The census has got it wrong on languages
The widely reported census figures published yesterday by the Office of National Statistics supposedly gave us all a snapshot of what languages we speak and where we speak them. But the data is woefully inaccurate, says Professor Yaron Matras from The University of Manchester's Multilingual Manchester project.
"Though yesterday's census data provides important confirmation of Manchester's enormous linguistic diversity, our research shows it has significantly under-represented both languages spoken and the numbers of people who speak them.
"We identified that our city boasts of at least 153 languages, making it one of the world's most diverse places. It is very likely to be top of the list in Europe, certainly when compared to other cities of its size, perhaps only outflanked by London and Paris.
"So the census is way out: Manchester is home to the fourth largest Yiddish-speaking community in the world, yet the census only mentions five speakers.
"Romani is reported to have only 29 speakers, yet the Romani Project, also based here at The University of Manchester, supports schools with hundreds of Romani-speaking pupils. A recent survey by the project confirms that there are several hundred Romani speaking households in the city.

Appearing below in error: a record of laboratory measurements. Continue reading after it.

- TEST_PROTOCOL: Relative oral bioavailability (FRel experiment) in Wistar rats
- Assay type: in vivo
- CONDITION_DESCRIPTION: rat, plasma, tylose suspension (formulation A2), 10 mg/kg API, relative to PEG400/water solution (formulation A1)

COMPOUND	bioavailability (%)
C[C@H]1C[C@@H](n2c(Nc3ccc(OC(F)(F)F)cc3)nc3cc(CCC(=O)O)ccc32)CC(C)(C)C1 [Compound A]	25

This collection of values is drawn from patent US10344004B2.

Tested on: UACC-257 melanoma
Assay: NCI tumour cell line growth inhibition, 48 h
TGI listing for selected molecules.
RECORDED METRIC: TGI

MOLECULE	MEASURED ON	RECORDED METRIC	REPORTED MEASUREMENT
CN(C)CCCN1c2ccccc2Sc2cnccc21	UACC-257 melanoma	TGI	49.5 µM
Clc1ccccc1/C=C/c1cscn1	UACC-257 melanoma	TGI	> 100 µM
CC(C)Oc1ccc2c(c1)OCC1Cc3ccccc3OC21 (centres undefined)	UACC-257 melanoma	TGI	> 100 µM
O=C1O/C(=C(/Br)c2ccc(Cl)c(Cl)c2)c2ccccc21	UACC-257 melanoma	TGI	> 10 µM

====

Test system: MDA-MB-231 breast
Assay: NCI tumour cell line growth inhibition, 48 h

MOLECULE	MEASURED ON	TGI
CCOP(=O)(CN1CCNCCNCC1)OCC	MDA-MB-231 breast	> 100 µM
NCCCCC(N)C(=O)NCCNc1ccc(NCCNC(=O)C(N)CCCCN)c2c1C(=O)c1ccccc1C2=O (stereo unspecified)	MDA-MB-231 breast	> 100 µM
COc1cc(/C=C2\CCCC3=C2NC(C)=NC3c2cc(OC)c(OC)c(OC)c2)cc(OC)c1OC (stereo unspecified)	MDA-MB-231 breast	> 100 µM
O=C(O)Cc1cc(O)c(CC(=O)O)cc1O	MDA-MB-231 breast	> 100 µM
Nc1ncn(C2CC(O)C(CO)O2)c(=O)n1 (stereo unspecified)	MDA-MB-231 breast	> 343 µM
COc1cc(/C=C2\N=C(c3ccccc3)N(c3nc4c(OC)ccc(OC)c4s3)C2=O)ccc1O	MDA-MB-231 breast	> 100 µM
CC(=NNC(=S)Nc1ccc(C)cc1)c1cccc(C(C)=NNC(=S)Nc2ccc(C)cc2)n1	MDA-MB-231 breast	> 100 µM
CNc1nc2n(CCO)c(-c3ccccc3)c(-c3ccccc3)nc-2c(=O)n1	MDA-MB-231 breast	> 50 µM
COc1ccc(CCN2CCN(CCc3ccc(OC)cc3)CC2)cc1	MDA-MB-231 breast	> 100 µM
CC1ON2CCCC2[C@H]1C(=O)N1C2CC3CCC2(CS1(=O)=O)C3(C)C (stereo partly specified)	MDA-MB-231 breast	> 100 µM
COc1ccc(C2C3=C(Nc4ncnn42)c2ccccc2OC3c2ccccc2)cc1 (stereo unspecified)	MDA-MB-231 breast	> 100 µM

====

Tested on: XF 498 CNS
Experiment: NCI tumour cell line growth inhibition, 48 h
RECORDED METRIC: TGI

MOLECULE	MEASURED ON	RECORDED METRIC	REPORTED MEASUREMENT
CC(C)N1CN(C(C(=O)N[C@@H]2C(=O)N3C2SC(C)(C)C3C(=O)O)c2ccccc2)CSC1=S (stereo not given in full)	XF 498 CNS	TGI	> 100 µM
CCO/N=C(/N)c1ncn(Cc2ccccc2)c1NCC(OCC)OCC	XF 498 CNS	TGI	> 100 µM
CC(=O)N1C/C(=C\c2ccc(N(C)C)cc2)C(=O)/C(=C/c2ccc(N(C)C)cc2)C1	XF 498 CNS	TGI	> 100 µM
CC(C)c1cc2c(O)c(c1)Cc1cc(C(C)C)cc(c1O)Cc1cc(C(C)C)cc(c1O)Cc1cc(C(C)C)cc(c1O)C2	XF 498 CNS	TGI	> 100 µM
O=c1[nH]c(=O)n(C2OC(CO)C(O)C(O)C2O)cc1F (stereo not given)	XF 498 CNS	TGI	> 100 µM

"Only 1,700 people are reported to speak Cantonese, and only 13 are reported to speak Caribbean Creole. But these figures must surely be wrong: both communities have many thousands of members.
"And bizarrely, two languages that are known to have died out many years ago, Cornish and Manx, are reported to have one speaker each in the city.
"One explanation for these woeful errors could be that respondents to the census appear to be under-reporting their use of home languages other than English. This may be partly through lack of awareness or fear of stigmatisation.
"But it is also down to the lack of clarity in the question posed by the census which was "what is your main language?" For many people, English is 'main' because they use it during most hours of the day at work or place of study, but it is not their home language.
"Myself and other colleagues from The University of Manchester are currently piloting a new method of surveying home languages, working with a number of Manchester schools. The first results are expected to be published later this year
"But we already know that our new method gives us a much more accurate assessment of the use of home languages by pupils. It is likely to give a much better nationwide picture of multilingualism, as well as help identify need for English language classes.
"If the census has got it wrong for Manchester, it has also got it wrong for England and Wales as a whole. Health services, businesses and schools are among the institutions which are increasingly embracing multilingualism to reach their target audiences of clients and customers. Having accurate data on the language needs of their communities is an important way to help them."